Nunn’s Offer on Military Gays: Don’t Ask, Don’t Tell
As the Senate Armed Services Committee opened hearings Monday on gays in the military, Sen. Sam Nunn (D-Ga.), its powerful chairman, offered a compromise on the issue: The military would stop asking about sexual orientation but would continue to require homosexuals to keep their sexuality secret.
Nunn’s offer appeared to be a bargaining stance on the highly contentious issue. It is far from any position that gay rights groups and the White House are likely to consider acceptable, but the suggestion quickly helped frame debate over what has been the most explosive issue of Bill Clinton’s young presidency.
Nunn said that making any change in the military’s current ban on gays is unwise. But he backed the widely circulated “don’t ask, don’t tell” compromise as one that would be more acceptable than other options.
“I see problems with every direction, from backwards to forward to standing still,” Nunn told reporters at the end of nearly seven hours of testimony by legal experts. “But I see less problem with that” option.
The compromise Nunn suggested is identical to policy adopted nearly two months ago as Clinton sought to quiet an erupting controversy over the issue, while gaining time for a thorough review of military treatment of homosexuals. Defense Secretary Les Aspin is to oversee the review and report to Clinton before July 15, when Clinton has pledged to propose a formal initiative clarifying the status of homosexuals in the armed services.
Monday’s hearings by Nunn’s committee were the first of a series that is expected to stretch over many months. The opening witnesses told lawmakers that in a legal showdown between the executive and legislative branches over the issue, Congress would have the upper hand.
“The courts are much more eager to defer to Congress” in controversial cases involving the military, said David A. Schleuter, a law professor at St. Mary’s University in San Antonio. “No one envies you in having to decide this very emotional issue.”
At the same time, legal experts said that if Congress is going to play a role in the debate, it must provide detailed guidance to the White House and military services on whether and how to integrate gays into military ranks. If it does not, warned one expert, the courts may abandon a long tradition of deference and step into the fray.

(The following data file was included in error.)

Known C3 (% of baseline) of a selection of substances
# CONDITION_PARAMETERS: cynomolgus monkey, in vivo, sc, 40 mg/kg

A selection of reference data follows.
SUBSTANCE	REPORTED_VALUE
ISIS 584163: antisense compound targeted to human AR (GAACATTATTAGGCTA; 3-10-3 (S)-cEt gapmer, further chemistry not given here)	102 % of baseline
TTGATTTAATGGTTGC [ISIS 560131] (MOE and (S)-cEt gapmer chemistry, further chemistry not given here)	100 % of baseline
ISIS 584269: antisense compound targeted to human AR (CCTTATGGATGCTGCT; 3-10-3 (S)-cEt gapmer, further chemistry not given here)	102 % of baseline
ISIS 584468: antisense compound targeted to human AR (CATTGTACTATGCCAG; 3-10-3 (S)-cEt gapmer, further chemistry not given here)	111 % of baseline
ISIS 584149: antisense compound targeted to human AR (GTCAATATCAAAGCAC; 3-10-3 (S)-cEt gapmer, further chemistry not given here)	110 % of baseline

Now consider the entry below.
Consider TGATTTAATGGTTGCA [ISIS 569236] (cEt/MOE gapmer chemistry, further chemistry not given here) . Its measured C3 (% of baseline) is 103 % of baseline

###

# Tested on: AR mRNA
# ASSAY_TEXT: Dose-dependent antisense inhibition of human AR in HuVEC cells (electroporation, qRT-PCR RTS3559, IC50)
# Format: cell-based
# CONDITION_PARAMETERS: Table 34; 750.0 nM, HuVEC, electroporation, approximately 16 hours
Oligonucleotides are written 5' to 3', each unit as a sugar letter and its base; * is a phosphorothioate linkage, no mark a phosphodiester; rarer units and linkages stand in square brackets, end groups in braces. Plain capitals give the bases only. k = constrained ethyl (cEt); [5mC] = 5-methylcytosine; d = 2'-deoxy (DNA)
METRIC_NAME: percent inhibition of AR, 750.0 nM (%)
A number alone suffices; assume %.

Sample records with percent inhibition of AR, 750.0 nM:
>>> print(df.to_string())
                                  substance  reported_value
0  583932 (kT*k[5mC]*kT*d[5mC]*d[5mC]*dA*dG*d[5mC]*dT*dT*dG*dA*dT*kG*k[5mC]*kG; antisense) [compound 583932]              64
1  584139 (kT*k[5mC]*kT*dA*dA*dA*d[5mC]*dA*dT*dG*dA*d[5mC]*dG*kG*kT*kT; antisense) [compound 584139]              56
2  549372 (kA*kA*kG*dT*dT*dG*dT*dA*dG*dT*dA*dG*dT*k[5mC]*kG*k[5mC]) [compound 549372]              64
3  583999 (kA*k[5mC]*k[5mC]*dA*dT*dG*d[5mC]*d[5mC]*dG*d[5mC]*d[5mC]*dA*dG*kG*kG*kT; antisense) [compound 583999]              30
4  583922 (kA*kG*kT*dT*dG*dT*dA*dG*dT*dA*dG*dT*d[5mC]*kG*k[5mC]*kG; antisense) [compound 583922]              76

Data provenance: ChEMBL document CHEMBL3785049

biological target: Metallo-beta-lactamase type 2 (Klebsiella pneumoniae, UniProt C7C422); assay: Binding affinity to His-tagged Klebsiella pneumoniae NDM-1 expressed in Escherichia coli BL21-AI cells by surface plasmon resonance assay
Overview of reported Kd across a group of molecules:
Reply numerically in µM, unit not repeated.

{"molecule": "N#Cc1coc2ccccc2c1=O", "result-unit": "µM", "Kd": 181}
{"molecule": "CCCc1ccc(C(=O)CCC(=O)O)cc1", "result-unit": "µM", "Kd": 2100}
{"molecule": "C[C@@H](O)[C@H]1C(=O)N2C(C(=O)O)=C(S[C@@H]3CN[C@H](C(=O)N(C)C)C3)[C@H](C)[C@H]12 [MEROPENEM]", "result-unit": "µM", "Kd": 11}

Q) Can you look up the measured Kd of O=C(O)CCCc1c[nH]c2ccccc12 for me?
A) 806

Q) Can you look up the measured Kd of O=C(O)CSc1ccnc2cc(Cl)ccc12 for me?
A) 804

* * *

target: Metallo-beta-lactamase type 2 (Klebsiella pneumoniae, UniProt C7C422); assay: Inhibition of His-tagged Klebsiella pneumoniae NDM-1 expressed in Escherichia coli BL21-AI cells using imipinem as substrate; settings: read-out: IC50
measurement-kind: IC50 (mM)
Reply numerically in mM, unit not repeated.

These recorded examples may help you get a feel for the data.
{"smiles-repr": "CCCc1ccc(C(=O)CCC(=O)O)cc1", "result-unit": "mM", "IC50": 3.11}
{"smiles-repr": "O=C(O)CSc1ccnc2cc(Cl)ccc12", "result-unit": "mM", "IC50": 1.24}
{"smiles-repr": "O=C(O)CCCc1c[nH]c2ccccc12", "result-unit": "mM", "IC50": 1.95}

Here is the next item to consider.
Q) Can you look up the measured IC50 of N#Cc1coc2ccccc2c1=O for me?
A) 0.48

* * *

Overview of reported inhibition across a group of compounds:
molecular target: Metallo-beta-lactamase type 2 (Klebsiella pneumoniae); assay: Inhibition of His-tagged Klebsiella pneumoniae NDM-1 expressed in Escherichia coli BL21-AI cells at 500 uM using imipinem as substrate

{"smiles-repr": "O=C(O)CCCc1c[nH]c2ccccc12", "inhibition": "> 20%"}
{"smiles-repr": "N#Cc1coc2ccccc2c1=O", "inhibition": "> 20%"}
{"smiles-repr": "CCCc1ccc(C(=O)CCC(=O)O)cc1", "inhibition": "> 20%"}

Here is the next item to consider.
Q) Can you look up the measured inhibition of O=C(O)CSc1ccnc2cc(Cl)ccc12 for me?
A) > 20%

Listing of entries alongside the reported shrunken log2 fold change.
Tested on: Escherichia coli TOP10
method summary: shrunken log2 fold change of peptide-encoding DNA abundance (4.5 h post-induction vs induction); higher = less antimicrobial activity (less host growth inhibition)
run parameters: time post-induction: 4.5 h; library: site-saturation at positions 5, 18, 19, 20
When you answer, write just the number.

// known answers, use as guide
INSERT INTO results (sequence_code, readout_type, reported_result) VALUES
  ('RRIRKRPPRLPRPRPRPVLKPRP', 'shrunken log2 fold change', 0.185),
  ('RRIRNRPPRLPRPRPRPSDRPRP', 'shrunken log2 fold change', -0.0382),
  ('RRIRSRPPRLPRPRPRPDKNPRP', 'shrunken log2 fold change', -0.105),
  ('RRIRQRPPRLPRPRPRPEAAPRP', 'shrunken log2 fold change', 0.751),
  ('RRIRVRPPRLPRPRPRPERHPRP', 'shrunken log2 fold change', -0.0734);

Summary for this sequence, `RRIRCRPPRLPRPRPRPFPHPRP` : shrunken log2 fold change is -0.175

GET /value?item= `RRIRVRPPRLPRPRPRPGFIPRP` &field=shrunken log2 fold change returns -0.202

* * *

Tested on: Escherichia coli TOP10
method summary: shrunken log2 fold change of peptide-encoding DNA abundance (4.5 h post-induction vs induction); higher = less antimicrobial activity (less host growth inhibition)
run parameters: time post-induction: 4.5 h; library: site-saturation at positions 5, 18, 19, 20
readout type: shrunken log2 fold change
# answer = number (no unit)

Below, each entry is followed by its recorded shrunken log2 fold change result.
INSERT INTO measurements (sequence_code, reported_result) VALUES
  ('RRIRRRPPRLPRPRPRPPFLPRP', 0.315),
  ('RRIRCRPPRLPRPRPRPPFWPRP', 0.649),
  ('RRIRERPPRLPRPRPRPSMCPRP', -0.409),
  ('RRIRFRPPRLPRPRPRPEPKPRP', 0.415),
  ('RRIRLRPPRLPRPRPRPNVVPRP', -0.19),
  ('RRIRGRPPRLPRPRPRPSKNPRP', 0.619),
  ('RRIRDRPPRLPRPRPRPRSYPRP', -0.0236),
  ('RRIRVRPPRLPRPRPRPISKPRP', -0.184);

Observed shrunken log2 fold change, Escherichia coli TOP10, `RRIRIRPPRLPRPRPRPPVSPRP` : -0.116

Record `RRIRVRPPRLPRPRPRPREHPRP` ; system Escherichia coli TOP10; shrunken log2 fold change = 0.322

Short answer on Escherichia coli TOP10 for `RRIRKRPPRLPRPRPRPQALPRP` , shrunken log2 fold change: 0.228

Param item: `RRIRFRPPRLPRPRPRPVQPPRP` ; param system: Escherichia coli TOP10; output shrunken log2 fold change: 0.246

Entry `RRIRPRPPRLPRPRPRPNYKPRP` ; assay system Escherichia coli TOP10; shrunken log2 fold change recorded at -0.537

“One can tend to underestimate the tendency of the judiciary to see a problem and move to deal with it,” said Stephen A. Saltzburg, a law professor at George Washington University here.
In a day of sparring among lawmakers over the complexities of lifting the ban, the testimony of legal experts clearly established that, in the words of Sen. John McCain (R-Ariz.), “the devils are in the details” of Clinton’s proposal to lift the military’s ban on gays.
Several lawmakers grilled experts on existing legal precedents that would help answer such questions as whether the military would be legally obliged to provide separate housing and bathing facilities for homosexual and heterosexual soldiers. One opponent of lifting the ban, Sen. Richard C. Shelby (D-Ala.), asked whether disgruntled heterosexual soldiers would be able to sue the government for breach of contract if the ban is lifted.
Another, Sen. Dirk Kempthorne (R-Ida.), asked whether American GIs, exercising their rights to free speech and religion, could legally disobey an order to deploy with gay service members.
On virtually all such questions, Schleuter and Saltzburg told senators that legal precedents do not provide clear predictions of how such challenges would fare in court.
“We are definitely in uncharted waters,” Schleuter told lawmakers.
Civil rights activists and gay and lesbian groups criticized the hearings for their narrow focus on the technical challenges to lifting the ban.
Thomas B. Stoddard, a gay-rights leader coordinating the Campaign for Military Service, called the testimony “confused, incomplete and often beside the point.” Gregory King, spokesman for the Human Rights Campaign, called the hearings “a dull and deplorable display of ignorance and misinformation.”
Before Monday’s hearing, several civil rights leaders threw their support behind those who favor lifting the ban, and complained that Nunn’s hearings are so narrowly focused that they would not elicit comments about possible parallels between military opposition to lifting the ban and its opposition in the late-1940s to the racial integration of blacks in the military.
“This is a fundamental civil rights issue,” said Ralph Neas, executive director of the Leadership Conference on Civil Rights. “The ban is based on fear, prejudice and stereotypes. It is eerily, disturbingly reminiscent of the efforts to keep blacks” out of the ranks 45 years ago, Neas said.